by Ingrid Spetz
Last Saturday, we conducted the first of 12 field trips celebrating Sonoma Land Trust’s 40 years of land protection. Sonoma Valley program manager Tony Nelson and acquisition project manager John McCaull guided us as we explored several different properties throughout the Sonoma Valley Wildlife Corridor. Attending as guests were members of Sonoma Land Trust, many of whom have been longtime volunteers and supporters of our work.
We began the day with a lovely visit to Anne Teller’s Oak Hill Farm, one of Sonoma Land Trust’s earliest conservation easements. Anne was a delightful host and charmed us with tales of the farm and land conservation. She offered coffee, oranges and flowers from the farm to take along with us. Tony pointed out features of the property to explain practices that help increase the permeability of the landscape for wildlife and help facilitate their passage.
Next, we took a walk through Sonoma Valley Regional Park, past the Curreri property — one of our most recent land transfers to expand the park — up to an overlook that gave us a great view of the Sonoma Developmental Center property. There, John spoke about Sonoma Land Trust’s involvement with the community planning project and efforts to ensure that the undeveloped portions remain that way.
by Trevor George
Often when I’m on the land, my eyes are drawn to geologic features. I can’t help it — it’s what I studied in school and it continues to fascinate me. At Live Oaks Ranch last week, I noticed some of the geologic processes taking place and thought about parallels to our work in stewardship.
Geologic events can take place instantly — but they can also occur very slowly. Take a look at this photo. Bidwell Creek is slowly and persistently eroding away at the bedrock below. The rock, a solidified ash flow, has been eroded into a lumpy creek bottom, creating beautiful pools like this one. The land will continue to shift over time as the creek cuts into the ground.
guest post by Elizabeth Newton
This winter morning was spectacular — the sun peeked through fluffy clouds and the moon was still large and bright in the blue sky. I eagerly donned my rubber boots, jumped in the car and drove out to Tolay Creek Ranch. There, Point Blue staff and AmeriCorps volunteers were joining students from Lawrence Jones Middle School in Rohnert Park (with accompanying parent chaperones) to plant two species of willow in a newly restored streamside (i.e., riparian) ecosystem.
The drive along Lakeville Highway was green and lush from recent rains. The rolling pastures were fresh with new grass on which goats, horses and newborn lambs grazed. Red-winged blackbirds showed off along a fence line, and a dramatic play of sun and clouds created a mosaic of light and shadow on the landscape. I thought about what a beautiful and special place Sonoma County is, with its farmlands and wild lands, its oceans and mountains woven together to create a unique and timeless fabric.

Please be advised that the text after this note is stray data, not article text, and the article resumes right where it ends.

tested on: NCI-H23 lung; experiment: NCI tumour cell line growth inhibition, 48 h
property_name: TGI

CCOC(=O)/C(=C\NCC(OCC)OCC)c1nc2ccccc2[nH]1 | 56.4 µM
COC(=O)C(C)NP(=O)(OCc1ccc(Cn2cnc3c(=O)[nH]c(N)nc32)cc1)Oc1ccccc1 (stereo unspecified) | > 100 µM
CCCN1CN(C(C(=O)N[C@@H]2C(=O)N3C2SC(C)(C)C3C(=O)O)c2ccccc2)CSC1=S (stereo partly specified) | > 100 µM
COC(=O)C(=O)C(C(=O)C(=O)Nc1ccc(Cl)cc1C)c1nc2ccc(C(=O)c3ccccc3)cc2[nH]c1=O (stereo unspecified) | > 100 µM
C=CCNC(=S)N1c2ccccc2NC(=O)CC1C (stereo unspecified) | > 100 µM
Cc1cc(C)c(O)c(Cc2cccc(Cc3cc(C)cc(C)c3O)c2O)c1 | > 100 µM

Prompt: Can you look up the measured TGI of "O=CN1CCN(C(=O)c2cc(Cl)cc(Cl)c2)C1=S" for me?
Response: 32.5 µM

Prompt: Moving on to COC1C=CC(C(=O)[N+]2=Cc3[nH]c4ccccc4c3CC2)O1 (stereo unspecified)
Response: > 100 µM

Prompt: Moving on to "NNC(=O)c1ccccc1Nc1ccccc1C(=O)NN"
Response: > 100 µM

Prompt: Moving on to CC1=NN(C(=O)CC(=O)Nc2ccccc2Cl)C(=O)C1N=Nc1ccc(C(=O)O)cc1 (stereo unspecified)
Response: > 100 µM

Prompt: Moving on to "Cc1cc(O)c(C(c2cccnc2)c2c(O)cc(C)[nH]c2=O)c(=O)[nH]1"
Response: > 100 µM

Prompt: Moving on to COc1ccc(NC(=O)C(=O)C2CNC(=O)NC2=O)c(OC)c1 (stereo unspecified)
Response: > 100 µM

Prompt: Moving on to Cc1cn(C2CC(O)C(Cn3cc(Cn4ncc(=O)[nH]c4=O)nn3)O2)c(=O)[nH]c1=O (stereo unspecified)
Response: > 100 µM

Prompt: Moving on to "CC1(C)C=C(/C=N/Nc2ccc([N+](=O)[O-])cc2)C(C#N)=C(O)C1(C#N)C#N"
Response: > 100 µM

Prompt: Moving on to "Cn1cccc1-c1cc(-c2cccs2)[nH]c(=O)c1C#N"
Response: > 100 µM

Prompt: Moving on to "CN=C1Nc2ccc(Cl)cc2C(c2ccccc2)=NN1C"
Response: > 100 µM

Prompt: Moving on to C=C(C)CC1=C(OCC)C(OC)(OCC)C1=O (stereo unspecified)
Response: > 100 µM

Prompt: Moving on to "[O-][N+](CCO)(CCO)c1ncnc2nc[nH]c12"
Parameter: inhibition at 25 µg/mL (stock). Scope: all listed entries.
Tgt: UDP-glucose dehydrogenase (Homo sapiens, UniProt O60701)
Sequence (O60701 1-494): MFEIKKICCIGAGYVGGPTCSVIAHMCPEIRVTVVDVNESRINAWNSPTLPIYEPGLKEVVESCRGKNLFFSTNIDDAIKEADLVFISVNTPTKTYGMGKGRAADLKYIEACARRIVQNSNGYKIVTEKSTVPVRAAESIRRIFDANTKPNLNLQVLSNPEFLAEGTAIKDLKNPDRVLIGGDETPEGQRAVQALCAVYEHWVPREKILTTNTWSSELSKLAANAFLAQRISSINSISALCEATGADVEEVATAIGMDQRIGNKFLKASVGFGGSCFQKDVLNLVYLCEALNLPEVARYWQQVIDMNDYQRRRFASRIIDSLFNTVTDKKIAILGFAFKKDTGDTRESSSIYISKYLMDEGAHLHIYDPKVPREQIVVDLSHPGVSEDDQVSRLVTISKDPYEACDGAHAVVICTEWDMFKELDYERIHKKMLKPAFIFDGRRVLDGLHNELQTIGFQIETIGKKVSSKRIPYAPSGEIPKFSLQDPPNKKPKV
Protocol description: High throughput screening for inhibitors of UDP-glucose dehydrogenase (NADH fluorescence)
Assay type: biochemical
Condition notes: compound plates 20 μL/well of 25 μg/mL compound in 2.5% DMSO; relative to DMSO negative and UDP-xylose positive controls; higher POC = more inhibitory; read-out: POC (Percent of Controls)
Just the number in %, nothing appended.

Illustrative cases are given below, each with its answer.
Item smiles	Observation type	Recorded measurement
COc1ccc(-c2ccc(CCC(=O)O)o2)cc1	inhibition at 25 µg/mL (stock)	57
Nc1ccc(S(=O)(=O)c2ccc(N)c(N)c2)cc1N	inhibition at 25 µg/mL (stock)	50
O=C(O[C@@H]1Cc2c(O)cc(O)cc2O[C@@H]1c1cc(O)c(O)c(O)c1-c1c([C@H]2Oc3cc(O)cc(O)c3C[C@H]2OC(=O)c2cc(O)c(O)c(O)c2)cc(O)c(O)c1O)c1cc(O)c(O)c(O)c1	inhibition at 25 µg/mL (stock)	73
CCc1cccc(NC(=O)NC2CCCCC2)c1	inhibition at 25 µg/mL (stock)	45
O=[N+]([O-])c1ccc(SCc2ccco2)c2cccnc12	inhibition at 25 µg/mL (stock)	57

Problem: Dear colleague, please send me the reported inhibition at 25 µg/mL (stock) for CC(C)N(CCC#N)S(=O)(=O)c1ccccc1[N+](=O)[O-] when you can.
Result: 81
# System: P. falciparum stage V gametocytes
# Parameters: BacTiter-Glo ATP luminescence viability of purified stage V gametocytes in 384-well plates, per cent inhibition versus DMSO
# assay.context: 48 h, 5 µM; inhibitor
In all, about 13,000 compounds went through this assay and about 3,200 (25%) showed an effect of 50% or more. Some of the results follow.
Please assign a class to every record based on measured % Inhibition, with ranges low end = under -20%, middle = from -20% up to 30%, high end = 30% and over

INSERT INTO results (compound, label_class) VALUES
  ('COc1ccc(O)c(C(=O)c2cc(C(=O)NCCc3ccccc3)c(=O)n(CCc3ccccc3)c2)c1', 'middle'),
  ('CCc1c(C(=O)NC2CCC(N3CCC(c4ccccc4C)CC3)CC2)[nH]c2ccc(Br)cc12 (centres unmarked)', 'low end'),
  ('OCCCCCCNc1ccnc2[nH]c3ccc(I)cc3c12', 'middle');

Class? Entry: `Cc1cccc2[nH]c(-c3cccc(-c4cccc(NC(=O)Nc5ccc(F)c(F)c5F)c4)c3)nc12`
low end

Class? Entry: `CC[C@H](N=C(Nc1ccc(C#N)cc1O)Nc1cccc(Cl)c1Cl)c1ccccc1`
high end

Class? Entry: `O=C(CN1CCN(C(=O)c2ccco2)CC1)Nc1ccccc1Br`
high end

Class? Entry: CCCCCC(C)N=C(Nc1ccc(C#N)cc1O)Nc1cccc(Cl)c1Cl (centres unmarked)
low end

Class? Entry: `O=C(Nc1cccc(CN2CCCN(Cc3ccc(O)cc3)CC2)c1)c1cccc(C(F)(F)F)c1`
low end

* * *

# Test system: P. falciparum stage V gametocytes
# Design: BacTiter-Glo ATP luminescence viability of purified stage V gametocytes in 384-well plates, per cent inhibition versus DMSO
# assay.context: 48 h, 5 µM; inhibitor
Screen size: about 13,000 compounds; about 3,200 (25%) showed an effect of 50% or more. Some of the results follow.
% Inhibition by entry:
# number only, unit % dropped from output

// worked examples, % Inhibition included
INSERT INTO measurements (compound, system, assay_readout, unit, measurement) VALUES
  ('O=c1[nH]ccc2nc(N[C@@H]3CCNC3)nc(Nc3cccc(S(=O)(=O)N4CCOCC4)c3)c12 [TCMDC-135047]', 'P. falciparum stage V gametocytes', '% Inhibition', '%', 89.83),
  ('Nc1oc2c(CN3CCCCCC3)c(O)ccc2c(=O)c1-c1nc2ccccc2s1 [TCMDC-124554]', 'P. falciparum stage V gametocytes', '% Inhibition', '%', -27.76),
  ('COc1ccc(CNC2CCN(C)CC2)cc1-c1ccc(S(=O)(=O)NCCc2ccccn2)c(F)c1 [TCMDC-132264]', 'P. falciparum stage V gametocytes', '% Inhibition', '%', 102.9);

I parked at the site and hiked up the hill, the tall, wet grass soaking my pant legs. At the top was a circle of students, parents, AmeriCorps volunteers and Point Blue staff. Isaiah Thalmayer from Point Blue asked the students some review questions about the preparatory lessons they’d learned in advance and eager hands shot up around the circle. These young people really knew their stuff! They were able to explain willow-planting techniques, the special nature of riparian habitats, reasons for the restoration and names of the many species that would benefit from it.
by Corby Hines
Last week, I had the opportunity to become a Certified Interpretive Guide at a five-day training session in the southern Californian Anza Borrego desert.
What is an interpretive guide, you ask? Interpretation is the art of communicating the science of nature in ways that people can appreciate and understand. An interpretive guide should be able to relate the place to the audience, creating emotional and intellectual connections between the people and the land. It’s not just about providing information — it’s also about provoking revelations.
My own revelation occurred during the final day of the training when we toured a remote canyon in the desert. Our guide brought the group deep into the recesses of this canyon and turned our attention to the stratified cliff face towering above us. We observed the layers of rock, collectively representing millions of years of deposition. From our perspective at the bottom of the canyon, we were face to face with ancient rock.
Thousands of sea shells were cemented into the sedimentary rock at our feet, remnants of the ancient inland sea that once existed here. Further up the wall, a curious sight protruded from younger rock strata. Familiar-looking animal tracks were imprinted on a ceiling of overhanging rock.
Sonoma Land Trust is a local nonprofit based in Santa Rosa, CA, that conserves scenic, natural, agricultural and open lands in Sonoma County for the benefit of the community and future generations. This blog focuses on SLT's stewardship team, whose members do hands-on work to directly protect, restore, and safeguard the land for generations to come.